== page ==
Wednesday, June 21, 2006

A Crabby Discourse

Despite fifteen years (on and off) with the condition, I never connected cancer the disease, to cancer the zodiac sign. At the garden where I work, I asked my sage friend Susan if she knew the link. Susan, empress of a mountain range of obscure information, came through. She said, "It's something about how doctors thought cancer tumors looked like crabs." This tidbit screamed out to be researched.

It turns out that the physician Hippocrates, so famous for his oath, first named cancer, "karkinos" and "karkinoma," from the Greek words for "crab." He thought tumors he examined looked like the water creatures--with their "hard center, and /their/ spiny projections" sprouting out like legs ( Galen (130-200)a Greek physician in the Roman empire, is credited for naming the disease, "cancer," using the Latin word for "crab." From the same root, we also get the word "canker," as in those embarassing sores.

Galen was considered the leading Western physician for over a thousand years. This is far too long for any doctor to be a leading expert. (I'm only alive due to rapid medical advances.) Galen treated gladiators and emperors and sponged up great philosophies. He dissected dog hearts, documented opium overdoses, linked cancer and epilepsy to depression, and invented cold cream. Yes, like the rose-scented Pond's cream I fondly remember my Grandma Mona wearing. Apparently his best work came out of his years as a gladitorial physician--that ring a birthplace for many wounds. I wouldn't want to be a rat in that laboratory. Long before the Renaissance, Galen was a Renaissance man.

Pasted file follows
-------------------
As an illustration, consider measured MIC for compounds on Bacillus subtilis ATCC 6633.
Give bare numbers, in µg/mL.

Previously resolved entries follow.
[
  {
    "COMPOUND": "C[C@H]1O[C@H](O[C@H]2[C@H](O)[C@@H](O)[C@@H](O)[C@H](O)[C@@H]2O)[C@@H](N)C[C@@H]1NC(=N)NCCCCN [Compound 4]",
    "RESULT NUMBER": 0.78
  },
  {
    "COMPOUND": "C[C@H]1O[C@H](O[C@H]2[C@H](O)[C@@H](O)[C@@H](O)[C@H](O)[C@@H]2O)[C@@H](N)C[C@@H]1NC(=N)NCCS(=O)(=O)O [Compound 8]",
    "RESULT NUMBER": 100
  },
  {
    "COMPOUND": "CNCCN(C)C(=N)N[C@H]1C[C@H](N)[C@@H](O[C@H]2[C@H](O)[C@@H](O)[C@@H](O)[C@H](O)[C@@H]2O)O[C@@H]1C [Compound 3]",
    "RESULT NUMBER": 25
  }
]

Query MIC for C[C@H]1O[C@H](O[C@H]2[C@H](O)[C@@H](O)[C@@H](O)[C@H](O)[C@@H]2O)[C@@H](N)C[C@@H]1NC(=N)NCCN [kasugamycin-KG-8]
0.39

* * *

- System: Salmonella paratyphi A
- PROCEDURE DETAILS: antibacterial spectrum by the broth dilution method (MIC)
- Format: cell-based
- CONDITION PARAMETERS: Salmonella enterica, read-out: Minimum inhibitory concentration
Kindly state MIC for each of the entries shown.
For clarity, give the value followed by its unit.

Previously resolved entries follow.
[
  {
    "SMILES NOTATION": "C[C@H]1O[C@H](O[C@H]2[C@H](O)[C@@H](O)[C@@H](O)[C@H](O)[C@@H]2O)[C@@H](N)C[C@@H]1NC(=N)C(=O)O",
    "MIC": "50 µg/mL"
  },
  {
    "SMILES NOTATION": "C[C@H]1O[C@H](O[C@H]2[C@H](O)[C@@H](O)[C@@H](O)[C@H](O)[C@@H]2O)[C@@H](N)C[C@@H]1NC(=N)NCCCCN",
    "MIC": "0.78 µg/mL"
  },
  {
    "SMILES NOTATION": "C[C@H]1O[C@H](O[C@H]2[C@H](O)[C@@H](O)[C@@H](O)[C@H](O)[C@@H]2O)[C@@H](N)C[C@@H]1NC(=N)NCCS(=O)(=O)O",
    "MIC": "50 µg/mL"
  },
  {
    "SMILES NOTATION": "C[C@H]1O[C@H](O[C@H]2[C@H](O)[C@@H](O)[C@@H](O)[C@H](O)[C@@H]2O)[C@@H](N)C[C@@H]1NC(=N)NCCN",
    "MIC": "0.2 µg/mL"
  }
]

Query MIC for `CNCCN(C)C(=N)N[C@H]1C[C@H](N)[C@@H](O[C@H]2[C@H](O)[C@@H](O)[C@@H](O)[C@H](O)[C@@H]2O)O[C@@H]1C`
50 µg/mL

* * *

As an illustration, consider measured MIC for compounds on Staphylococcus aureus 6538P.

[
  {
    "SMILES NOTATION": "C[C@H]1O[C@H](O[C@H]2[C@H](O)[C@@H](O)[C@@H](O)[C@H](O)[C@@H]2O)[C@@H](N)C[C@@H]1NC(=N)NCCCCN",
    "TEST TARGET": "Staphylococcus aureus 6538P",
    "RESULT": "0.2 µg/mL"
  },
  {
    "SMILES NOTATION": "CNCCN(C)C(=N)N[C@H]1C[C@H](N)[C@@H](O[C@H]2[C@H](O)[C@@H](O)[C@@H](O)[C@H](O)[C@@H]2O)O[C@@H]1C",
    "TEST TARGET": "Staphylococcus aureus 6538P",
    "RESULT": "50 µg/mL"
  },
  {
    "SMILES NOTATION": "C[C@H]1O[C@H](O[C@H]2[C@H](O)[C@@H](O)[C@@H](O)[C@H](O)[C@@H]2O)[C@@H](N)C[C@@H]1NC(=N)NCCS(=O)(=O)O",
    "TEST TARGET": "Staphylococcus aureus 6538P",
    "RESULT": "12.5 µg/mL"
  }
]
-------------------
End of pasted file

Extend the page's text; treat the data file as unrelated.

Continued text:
As for the Zodiac's crab, a water sign, it didn't appear in the English language until the Normans introduced it before Chaucer. It is the dimmest and darkest of the constellations. "Chaldeans and Greeks both believed that the Gate of Men, the gate by which souls supposedly descended into human bodies, was located in this constellation"(1). Souls were supposed to reenter heaven after death through Capricorn, on the other side of the sky.

I am a Capricorn, born on the feast day considered most unlucky of the calendar--the Massacre of the Innocents. But I tend to ignore omens not in my favor (such as charts of survival rates.) I only give credence to statistics that are to my advantage. It's the only way to go.

Best, Jumblie Girl

(1) (Jobes, Gertrude and James. "Outer Space." New York: Scarecrow Press, 1961, page 131.)


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